loading words...

Jun 10, 2019 23:59:16

The Postcard

by @zainabmirza | 687 words | 🐣 | 32💌

Zainab Mirza

Current day streak: 0🐣
Total posts: 32💌
Total words: 11709 (46 pages 📄)

Yesterday at the writing workshop, we were given a writing activity for which the instructor laid out a dozen or so objects, most of them vintage, dated. A 1895 edition of Alice in Wonderland, an old edition of a hilarious looking book titled Men Dislike Women, an old postcard, an aging necklace with a large blue pendant, a hand mirror—the kind you'd spot on the dressing table of a BBC period drama, a laughing buddha chipped at the bottom...

We were told to pick up an object and write a scene centered around it. Who was holding the object? How did it come to them? Was it theirs? Had they stolen it? What were they feeling? Where were they?

I picked the postcard. It was in a plastic covering transparent on one side and white on the other. It had an illustration of a young woman ice skating, in a style reminiscent of the 1930s or 40s, with a cartoony cherub popping out of a broken crack in the ice with the text below:

“May I speak, now the ice is broken?”


I turned it around and spotted text beneath the translucent covering. The postcard, on removing it, revealed the message:


Just a little joke from your loving husband TBurns. Somewhere in France.


This is what I wrote after scrapping the first draft.

******************************

“May I speak, now the ice is broken?”


She turned the postcard over and smiled.

It had been months since she’d last heard from her loving husband. At least now she knew he was safe, at least until he’d sent this little joke, anyway…

She wondered how he was. Was he still somewhere in France? Had his regiment moved? Had he fought yet?

She looked at the postcard again, running her fingers over his handwriting, fingers ended in long manicured nails painted the deepest shade of red. His favourite.

Her face had changed. Lines etched with worry had creeped into her brow. but she’d made sure her fingers—fingers that felt out of place if his weren’t nearby—if nothing else, had remained the same, ever since he’d been drafted ‘somewhere in France’.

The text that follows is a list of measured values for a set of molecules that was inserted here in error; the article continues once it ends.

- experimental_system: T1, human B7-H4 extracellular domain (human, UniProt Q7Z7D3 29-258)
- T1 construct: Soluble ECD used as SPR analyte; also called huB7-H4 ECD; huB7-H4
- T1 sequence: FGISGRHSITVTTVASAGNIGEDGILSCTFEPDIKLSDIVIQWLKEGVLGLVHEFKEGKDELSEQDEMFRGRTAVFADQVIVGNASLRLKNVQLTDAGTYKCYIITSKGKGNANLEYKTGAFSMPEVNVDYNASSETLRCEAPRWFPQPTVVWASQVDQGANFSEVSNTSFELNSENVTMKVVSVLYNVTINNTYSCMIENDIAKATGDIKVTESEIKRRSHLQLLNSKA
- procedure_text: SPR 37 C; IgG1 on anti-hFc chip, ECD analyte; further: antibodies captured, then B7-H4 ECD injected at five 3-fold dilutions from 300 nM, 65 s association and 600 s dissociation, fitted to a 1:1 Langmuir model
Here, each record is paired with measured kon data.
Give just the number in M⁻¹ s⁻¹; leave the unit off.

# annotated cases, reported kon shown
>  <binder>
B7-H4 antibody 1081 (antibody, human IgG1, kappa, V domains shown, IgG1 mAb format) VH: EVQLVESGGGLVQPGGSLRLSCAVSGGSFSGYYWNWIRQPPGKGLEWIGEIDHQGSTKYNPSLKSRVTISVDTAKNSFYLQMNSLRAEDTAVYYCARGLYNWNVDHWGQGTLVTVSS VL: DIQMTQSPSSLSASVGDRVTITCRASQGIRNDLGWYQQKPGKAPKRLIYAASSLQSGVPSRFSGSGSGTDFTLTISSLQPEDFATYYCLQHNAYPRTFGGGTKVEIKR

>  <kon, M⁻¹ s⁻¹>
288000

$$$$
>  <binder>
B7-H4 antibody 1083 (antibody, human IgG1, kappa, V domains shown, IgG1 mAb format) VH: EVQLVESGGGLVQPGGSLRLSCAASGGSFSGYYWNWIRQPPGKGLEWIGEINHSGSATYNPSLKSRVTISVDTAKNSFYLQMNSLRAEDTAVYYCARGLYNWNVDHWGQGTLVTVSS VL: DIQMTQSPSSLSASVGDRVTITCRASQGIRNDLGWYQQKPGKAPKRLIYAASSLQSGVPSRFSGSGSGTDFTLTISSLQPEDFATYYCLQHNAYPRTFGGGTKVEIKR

She always had so much to say to him. Stories he loved listening to.

What was he doing right now? Did he share her stories with the other soldiers?

He was all he had and she had no idea if he would come back. Or come back the same.

She looked over at the window, at the sunlight streaming through the pale green curtains. She’d had to sell some of the furniture that they’d so painstakingly selected.

Why was it that they had to pay the price for the egos of men? 

******************************


This was the original draft:


Was this supposed to mollify her? This lousy postcard from ‘Somewhere in France’?


Where was somewhere? Where was he? Why wouldn’t he call?

It was terrible having to wait. Wait for days and days on end for news of him and then to get this ‘little joke’.

She flung the postcard across the room. It went straight for the cat sprawled on the carpet, and the cat jumped, startled. That stupid cat always 


******************************


That's where I stopped. 

The feedback surprised me. Almost everyone that read them preferred the abandoned draft. I personally felt I was climbing into a cliche and didn't feel like writing such a negative scene or trying to figure out why she was so angry. Now I realize I chose to write something I was comfortable with because I didn't feel like challenging myself, and actually ended up writing a cliche. I should finish the original scene.

A friend also said the last line of the lovey-dovey one was very me. And it dawned on me that it was out of character for the character I was writing. I don't like that and am glad it was pointed out to me so I can experiment more with different kinds of characters and really work on being true to them.


Do you write fiction? What techniques do you use to create well-rounded, believable characters?

And which version did you like better? :D


contact: email - twitter / Terms / Privacy